The previous post involved me trying to convince you that it is worth your while to set up a new Google Account for each business you want to use Google Analytics or Webmaster Tools with. If you haven’t read it and want to know why this little extra step is needed, you can go back and read it, but it is probably faster to just humor me and set up the new account.
Head to https://accounts.google.com which will send you to the screen pictured below, or right to any Google Account you might currently be logged in on. If you use Gmail as already, I’d recommend opening a different browser, as that will save you a bunch of logging in and out of accounts later. If that’s not possible for some reason, click on your portrait or email address in the top right to get the pop up with the Sign Out button and reach the login/create account screen.
Then, click the Sign Up button top right or the link in the text at the left to get started. Give the new account an easy to remember and recognize name, like [email protected]
I use a gmail account because they are free, and as a core Google product, if ever there is a really serious problem with gmail, there will probably be a big problem with many of it’s other products, including Analytics and Web Master Tools, anyway. Using a Google Apps for Business address would cost you 60 bucks a year, and creates one more link in the chain for notification email, in that your registrar needs to be getting your DNS right.
Two Tips for Making Your Google Accounts
I’m not going to go through the whole process of setting up a Google Account, but I will offer two points of advice:
1) Unless your business has been around for more than 18 years, overcome the temptation to use the founding date of your business as a birthdate. You have to be 18 to open a Google Account, and if you submit your form with a birthday that makes you younger than that, Google will put something in your browser that will keep you from making the account until you clear your cache and cookies from them (or use a different browser).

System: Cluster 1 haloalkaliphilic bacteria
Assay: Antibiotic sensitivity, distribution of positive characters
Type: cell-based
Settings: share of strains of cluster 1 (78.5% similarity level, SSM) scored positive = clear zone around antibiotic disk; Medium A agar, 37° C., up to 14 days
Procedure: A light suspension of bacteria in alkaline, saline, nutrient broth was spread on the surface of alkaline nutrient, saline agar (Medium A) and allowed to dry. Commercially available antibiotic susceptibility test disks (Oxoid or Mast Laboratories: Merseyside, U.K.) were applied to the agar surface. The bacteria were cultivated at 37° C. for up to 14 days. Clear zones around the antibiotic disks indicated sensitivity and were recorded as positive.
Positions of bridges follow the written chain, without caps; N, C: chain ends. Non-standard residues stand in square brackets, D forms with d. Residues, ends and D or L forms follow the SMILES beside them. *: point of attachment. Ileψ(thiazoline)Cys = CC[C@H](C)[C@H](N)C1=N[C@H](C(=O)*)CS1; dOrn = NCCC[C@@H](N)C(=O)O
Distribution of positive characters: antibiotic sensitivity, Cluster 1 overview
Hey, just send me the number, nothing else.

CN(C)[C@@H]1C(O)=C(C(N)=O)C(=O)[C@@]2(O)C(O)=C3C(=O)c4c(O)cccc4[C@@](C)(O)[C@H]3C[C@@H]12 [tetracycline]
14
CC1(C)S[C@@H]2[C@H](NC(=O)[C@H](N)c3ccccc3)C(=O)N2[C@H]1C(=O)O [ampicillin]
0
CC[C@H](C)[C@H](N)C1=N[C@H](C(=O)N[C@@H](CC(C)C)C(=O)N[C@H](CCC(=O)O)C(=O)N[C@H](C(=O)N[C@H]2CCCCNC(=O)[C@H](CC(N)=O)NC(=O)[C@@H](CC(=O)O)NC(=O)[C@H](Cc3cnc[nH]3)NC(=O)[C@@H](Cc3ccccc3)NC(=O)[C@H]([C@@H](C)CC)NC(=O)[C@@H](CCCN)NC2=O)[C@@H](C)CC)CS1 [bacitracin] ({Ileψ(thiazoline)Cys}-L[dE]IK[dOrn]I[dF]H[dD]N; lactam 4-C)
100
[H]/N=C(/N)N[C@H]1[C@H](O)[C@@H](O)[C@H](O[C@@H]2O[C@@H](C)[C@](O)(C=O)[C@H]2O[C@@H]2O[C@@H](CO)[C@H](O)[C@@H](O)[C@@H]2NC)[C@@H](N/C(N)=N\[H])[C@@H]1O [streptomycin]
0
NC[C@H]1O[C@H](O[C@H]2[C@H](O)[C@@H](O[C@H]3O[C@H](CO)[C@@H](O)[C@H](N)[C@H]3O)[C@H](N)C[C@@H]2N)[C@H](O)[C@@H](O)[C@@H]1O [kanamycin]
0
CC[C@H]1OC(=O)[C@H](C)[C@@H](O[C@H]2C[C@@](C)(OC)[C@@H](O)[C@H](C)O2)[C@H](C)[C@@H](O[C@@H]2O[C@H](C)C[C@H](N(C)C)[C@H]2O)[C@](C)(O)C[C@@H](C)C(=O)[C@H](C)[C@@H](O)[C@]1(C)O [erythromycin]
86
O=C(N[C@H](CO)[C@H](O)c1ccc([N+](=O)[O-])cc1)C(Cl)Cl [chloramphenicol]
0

2) Set up forwarding from this account to your main email account. You could add your main account to the notification lists for Analytics and Webmaster Tools, but that is two things you’d have to do instead of one. And Webmaster Tools in particular will send out important emails, like if there appears to be something wrong with your site as far as Google is concerned, and you don’t want to miss those. To set up forwarding, click the Gear button in the top right (just under your email address), then Settings, then the Forwarding and POP/IMAP pseudo-tab, and finally, the Add a forwarding address button.
After entering and confirming the target address in the two subsequent popups, you’ll need to verify the connection to your main email account. The easiest way to do that is to log into (or switch browsers to) your main email account, and click the link in the verification email that Gmail sends there. Then, you need to log back in (or switch browsers back) to the new account, head back to the Forwarding screen in the settings, select the button next to Forward a copy of incoming mail to…, and click Save Changes at the bottom of the screen. Don’t forget this notoriously easily to forget step.
Congratulations: the new Google Account is made, forwarding email to your everyday account, and ready to create Analytics and Webmaster Tools accounts for your website. We can take care of that while we are still logged in to the new account. It’s crucial we get that right or this whole extra account hoop we jumped through will be a waste. We’ll get to the Analytics setup part in the next post, see you there!